Removing some restrictions for the possibility of affordable housing, creating jobs and growing an interest to move into our city or start a business can then become a reality.
Q: How do you feel about tax incentives, the city’s historic use of abatements to spur development and how they should be used moving forward?
O’Neill: I know that there are people who love to hate TIF as much as they love BBQ and the Chiefs. However, we must recognize that it takes different tools to develop different parts of the city.
I am not anti-TIF, but I do believe it must be used responsibly. The first step is to help the new leadership at the (Economic Development Corporation) clean up the mess we’ve seen in recent media reports. As long as we have that type of nonsense, no one will have faith in our development processes.
We also need to continue building on the work of the Advance KC process to streamline incentives and provide greater oversight. We lose time and progress when initiatives are abandoned.
Smith: Citizens come first. Neighborhood meetings should be held to discuss their desires. In lower-income areas, utilize what funding TIFS, CIDS, etc., to help bring improvements that don’t increase property taxes.
Q: Should KCPD remain under control of the Board of Police Commissioners? Or should the city resume local control? Please explain your position.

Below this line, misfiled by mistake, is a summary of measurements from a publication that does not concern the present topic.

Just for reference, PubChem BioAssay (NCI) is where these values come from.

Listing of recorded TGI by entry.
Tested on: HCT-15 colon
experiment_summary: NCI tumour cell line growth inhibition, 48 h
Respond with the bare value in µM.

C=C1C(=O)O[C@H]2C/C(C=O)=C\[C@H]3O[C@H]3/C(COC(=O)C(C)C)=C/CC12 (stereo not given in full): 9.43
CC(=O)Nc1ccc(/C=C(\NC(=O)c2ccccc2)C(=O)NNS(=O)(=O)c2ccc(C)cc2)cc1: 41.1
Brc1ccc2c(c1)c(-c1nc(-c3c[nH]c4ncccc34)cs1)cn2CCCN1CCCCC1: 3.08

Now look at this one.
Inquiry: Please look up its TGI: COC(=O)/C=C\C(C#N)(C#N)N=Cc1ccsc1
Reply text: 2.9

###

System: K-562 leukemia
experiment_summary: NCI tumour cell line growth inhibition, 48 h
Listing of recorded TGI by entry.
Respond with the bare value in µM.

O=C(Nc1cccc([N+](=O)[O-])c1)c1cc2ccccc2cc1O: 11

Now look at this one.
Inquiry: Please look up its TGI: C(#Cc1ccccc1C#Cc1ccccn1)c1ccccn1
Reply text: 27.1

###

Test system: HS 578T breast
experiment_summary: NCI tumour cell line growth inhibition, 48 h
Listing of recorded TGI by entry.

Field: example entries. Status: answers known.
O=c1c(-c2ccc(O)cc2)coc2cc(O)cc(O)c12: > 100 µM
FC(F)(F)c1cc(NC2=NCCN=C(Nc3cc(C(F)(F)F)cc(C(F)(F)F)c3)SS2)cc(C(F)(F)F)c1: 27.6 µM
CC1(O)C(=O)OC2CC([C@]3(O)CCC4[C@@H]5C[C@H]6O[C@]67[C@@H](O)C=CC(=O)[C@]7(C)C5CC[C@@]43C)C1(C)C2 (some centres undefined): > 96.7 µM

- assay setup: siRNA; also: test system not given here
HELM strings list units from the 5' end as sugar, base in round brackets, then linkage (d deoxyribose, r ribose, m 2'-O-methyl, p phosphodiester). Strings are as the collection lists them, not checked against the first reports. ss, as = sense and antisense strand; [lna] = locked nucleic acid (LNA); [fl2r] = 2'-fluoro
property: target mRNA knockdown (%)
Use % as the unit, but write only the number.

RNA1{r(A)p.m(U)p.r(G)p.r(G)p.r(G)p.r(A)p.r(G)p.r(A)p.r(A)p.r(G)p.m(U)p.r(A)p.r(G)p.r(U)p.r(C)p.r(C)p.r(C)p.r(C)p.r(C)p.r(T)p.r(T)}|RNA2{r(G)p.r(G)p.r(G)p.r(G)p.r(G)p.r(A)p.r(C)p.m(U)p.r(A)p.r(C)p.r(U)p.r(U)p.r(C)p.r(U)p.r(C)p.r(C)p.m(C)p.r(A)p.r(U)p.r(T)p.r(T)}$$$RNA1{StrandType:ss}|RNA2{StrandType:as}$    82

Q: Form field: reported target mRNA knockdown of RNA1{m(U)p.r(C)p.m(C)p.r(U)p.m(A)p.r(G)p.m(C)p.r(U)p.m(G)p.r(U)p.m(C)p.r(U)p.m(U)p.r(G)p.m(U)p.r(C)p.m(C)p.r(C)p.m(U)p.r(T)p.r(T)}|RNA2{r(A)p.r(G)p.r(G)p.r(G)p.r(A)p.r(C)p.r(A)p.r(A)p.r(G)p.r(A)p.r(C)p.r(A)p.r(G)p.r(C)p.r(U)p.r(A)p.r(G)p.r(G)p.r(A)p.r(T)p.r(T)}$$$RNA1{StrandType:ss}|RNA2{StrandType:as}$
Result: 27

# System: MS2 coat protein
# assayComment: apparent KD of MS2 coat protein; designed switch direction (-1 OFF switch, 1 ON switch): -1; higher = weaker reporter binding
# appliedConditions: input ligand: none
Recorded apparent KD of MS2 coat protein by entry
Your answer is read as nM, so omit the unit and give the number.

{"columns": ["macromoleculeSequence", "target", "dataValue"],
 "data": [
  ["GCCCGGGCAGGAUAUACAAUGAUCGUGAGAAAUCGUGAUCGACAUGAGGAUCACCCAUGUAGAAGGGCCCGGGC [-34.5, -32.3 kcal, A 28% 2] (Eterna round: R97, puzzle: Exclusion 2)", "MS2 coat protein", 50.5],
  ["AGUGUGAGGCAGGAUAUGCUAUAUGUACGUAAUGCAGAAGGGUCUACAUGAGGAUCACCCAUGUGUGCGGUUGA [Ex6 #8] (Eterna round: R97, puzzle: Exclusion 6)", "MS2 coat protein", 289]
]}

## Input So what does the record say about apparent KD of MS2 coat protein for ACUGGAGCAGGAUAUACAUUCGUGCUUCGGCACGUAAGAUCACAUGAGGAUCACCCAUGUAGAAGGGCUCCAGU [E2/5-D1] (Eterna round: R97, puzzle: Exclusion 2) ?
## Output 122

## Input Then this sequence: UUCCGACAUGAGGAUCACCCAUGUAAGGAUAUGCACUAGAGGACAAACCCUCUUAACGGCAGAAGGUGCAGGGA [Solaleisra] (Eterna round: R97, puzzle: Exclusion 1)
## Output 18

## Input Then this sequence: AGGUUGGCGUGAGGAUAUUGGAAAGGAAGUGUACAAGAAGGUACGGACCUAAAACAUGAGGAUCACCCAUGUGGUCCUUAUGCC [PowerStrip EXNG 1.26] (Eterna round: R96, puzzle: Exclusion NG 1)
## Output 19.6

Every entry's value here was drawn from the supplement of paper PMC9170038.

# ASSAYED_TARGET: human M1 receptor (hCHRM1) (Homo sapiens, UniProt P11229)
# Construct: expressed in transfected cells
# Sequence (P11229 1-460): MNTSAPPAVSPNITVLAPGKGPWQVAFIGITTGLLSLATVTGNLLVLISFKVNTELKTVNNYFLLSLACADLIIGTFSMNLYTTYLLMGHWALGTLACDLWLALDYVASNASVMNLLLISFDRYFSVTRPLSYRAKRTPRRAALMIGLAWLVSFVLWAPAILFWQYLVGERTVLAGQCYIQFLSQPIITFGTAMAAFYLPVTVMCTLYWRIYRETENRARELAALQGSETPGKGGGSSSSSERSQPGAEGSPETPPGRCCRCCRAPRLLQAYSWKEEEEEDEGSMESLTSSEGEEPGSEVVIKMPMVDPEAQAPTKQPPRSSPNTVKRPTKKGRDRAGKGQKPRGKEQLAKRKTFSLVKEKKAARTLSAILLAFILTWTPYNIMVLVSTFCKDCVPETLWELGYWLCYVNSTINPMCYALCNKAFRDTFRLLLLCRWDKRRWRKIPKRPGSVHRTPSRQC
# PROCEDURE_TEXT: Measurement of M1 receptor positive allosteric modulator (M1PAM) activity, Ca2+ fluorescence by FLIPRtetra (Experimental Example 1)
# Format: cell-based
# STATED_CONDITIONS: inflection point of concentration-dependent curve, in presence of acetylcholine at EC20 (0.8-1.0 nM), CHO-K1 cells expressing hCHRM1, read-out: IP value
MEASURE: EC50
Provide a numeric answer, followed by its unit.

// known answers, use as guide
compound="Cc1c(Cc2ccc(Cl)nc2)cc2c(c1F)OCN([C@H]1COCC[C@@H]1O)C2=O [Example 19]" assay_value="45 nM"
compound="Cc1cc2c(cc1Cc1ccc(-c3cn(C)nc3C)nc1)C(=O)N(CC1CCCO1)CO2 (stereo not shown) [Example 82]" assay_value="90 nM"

O’Neill: The fact that no other city in the country runs its police department the way
we do should tell us something. If it worked so well, then cities would be clamoring to change their system to ours!
That’s going to be a hard thing to change — it’s a state statute change — so, in the meantime, let’s leverage the opportunity to work with this new police chief who has signaled a willingness to be communicative, efficient, and creative. She deserves the time to orient the department towards her vision.
Until we have state leadership open to local control or a coordinated, concerted effort at the local level demanding it, focusing on local control is more a distraction than a help.
Smith: We should leave the police department the way it is, because there is already local control of the department by the governor appointing KCMO residents and the mayor is on that board. Thus local control!
We already see that the mayor and City Council do not adhere to the way our city is set up to be run as a city-management system. Our elected officials have put ordinances together to stop the city manager from actually being able to do his job. Do we want the mayor and council to be over our safety and our city? I say no!
Q: How would you hope to engage new Chief of Police Stacey Graves and what sort of reform or resources do you believe KCPD needs to better serve and protect the city?
O’Neill: Funding is not the problem, we have budgeted for 1,400 officers for the past several years. We currently have about 1,100 officers. While hiring 300 officers would impact the budget, most agree finding the recruits to hire is a difficult task.
I think implementing KC360 and adding components from the KC NoVA program would be important first steps in addressing the crime problem in the short term. I would like to see more interaction by police in the communities as advocated by the KC360 program.